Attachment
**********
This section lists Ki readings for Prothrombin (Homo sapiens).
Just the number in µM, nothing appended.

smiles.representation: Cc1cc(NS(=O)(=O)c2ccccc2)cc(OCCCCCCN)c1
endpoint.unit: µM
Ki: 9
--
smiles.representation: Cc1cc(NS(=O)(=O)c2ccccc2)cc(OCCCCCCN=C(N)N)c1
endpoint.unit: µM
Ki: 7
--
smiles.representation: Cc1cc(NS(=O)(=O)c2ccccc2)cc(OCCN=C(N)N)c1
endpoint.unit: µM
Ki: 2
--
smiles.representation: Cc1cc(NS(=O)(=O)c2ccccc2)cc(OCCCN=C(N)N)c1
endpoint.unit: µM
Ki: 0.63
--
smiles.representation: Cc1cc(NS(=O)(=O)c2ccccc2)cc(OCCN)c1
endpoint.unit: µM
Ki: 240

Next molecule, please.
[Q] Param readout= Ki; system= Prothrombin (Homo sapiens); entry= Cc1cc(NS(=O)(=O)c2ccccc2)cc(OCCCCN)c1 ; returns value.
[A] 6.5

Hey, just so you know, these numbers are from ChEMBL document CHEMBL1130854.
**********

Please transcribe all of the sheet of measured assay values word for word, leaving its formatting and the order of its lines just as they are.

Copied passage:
This section lists Ki readings for Prothrombin (Homo sapiens).
Just the number in µM, nothing appended.

smiles.representation: Cc1cc(NS(=O)(=O)c2ccccc2)cc(OCCCCCCN)c1
endpoint.unit: µM
Ki: 9
--
smiles.representation: Cc1cc(NS(=O)(=O)c2ccccc2)cc(OCCCCCCN=C(N)N)c1
endpoint.unit: µM
Ki: 7
--
smiles.representation: Cc1cc(NS(=O)(=O)c2ccccc2)cc(OCCN=C(N)N)c1
endpoint.unit: µM
Ki: 2
--
smiles.representation: Cc1cc(NS(=O)(=O)c2ccccc2)cc(OCCCN=C(N)N)c1
endpoint.unit: µM
Ki: 0.63
--
smiles.representation: Cc1cc(NS(=O)(=O)c2ccccc2)cc(OCCN)c1
endpoint.unit: µM
Ki: 240

Next molecule, please.
[Q] Param readout= Ki; system= Prothrombin (Homo sapiens); entry= Cc1cc(NS(=O)(=O)c2ccccc2)cc(OCCCCN)c1 ; returns value.
[A] 6.5

Hey, just so you know, these numbers are from ChEMBL document CHEMBL1130854.